The Motherless Ones

Not just poets and heroes lose mothers.  Some lose their mothers to childbirth, still others to drugs and some when they are rescued from women who fracture the skulls and clavicles of children not old enough to walk.

William Cowper at the age of six lost his mother. His baby brother was the cause. They lived the only two of seven to survive childhood in Cowper’s family.

William grew close to his mother’s family, he attended school and studied Latin. It is said that he fell in love with his cousin Theodora, but his uncle refused to let the two marry. From time-to-time he suffered depressions that on occasion plunged him into insanity and stays at the asylum. He tried to commit suicide multiple times but destiny and friendship prevented his success.

At a post-adoption support group we started attending my husband and I listened to the stories of women who became mothers to orphans. These women had many years of experience behind them and a learned patience and strength I marvel at. One woman spoke of a 5-year-old Chinese orphan who tried to strangle her as she drove down a highway. The girl was so frightened, so possessed with an animal fear she could not be convinced of safety in her new home.

These motherless ones often have difficulties. My husband and I leave these meetings with an odd sense of elation. Children do progress (maybe not in the ways we dream for them) and adoptive parents do often survive. No longer do I think it’s that weird to have a child who has been institutionalized. After reading only a small portion of my child’s files I wonder why more children aren’t institutionalized.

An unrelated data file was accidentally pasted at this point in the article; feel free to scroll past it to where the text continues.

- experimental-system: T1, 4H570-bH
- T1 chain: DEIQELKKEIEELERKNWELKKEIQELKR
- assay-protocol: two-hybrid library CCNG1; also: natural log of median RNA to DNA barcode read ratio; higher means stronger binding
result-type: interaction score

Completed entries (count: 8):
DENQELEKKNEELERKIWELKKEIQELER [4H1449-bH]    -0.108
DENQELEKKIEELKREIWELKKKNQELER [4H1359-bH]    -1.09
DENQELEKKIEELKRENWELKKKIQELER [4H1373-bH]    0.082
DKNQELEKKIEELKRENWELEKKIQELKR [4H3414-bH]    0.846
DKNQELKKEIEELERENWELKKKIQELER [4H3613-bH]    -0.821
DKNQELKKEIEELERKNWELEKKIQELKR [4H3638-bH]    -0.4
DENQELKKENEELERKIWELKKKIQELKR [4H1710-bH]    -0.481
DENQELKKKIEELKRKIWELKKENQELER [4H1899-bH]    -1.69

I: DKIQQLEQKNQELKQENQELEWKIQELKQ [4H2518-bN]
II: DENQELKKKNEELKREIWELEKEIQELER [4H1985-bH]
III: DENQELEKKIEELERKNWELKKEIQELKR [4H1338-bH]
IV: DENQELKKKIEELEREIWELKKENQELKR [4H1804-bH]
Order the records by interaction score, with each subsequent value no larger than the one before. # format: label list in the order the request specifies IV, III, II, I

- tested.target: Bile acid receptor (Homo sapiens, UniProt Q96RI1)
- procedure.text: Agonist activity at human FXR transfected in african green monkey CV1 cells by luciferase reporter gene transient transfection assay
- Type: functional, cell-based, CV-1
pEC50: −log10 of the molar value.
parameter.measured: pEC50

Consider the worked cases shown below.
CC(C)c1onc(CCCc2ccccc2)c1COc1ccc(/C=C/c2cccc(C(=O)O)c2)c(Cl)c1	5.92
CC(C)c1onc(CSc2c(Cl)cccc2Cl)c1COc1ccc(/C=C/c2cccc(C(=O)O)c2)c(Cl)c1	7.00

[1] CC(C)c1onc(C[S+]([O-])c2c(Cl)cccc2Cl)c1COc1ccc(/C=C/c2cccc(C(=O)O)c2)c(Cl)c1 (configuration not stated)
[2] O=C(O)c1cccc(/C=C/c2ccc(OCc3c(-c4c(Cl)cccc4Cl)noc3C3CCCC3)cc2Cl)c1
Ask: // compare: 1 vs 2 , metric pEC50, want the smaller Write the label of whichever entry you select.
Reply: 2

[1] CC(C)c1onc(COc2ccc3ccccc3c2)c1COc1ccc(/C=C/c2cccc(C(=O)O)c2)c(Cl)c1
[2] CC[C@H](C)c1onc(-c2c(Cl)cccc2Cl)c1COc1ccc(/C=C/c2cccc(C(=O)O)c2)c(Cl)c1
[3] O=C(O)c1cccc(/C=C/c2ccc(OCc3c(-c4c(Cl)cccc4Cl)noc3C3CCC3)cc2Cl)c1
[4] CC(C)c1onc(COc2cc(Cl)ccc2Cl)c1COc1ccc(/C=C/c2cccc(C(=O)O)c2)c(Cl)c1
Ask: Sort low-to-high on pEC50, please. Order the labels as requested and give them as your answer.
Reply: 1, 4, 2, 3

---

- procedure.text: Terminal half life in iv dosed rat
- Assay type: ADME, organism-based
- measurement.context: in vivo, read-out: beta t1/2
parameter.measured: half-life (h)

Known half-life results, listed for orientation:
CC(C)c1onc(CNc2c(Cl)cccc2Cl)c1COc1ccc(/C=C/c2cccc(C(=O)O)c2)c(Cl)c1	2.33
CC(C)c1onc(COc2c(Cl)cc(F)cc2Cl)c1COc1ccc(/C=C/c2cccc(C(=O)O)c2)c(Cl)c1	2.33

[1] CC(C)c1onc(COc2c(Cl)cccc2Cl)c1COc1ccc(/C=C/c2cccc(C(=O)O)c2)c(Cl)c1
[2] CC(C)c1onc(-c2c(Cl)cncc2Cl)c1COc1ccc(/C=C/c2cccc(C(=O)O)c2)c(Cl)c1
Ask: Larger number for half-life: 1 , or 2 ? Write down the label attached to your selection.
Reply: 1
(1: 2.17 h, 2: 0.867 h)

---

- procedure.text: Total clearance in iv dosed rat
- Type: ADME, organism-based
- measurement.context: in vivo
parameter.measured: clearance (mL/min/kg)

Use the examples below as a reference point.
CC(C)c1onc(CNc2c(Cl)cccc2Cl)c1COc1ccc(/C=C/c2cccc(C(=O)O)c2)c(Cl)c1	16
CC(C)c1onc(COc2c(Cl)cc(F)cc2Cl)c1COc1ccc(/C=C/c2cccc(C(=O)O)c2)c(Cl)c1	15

The devoted lady who has run this support group for years asks me, “Yes, but what do you love about this child?”

I know she asks because so often these meetings become places where we laugh and vent and paint horrible pictures of all we’re going through with these motherless children.

William Cowper went insane. Did the first spark of insanity come at the loss of his mother? Who knows, but he went on to write some of the most beautiful hymns and poems. He inspired Wordsworth, Coleridge and Martin Luther King Jr. who often quoted from ‘The Negro’s Complaint‘. He befriended John Newton (who wrote the hymn “Amazing Grace“) and became an ardent supporter of the abolition movement in England.

Cowper recovered his sanity for long periods of time allowing for his hymns and poems to be written. Broken children can be incredibly scary to adults. One is tempted more often then one wants to admit to desert. Cowper had people in his life who came beside him, but he had something even more important.

The lady asked me again what I liked about this child who has upset my writing and reading schedule, hurt my animals and threatens to rob my sanity with her incessant talk.

In the quiet of the basement room in the municipal building surrounded by folding chairs under ugly fluorescent light I remembered the day last week when this girl read the neuro-psychological evaluation because she thought I was hiding something from her. She read about her sister’s broken bones and so much more that only now she was beginning to remember and understand.

On the drive this weekend to drop her off at camp she looked out at the blue sky and the soft Adirondack Mountains that seemed to go on forever, one soft peak after another. ‘Let’s worship God for this,’ she said. ‘God did this. Isn’t that great?’ she asked me.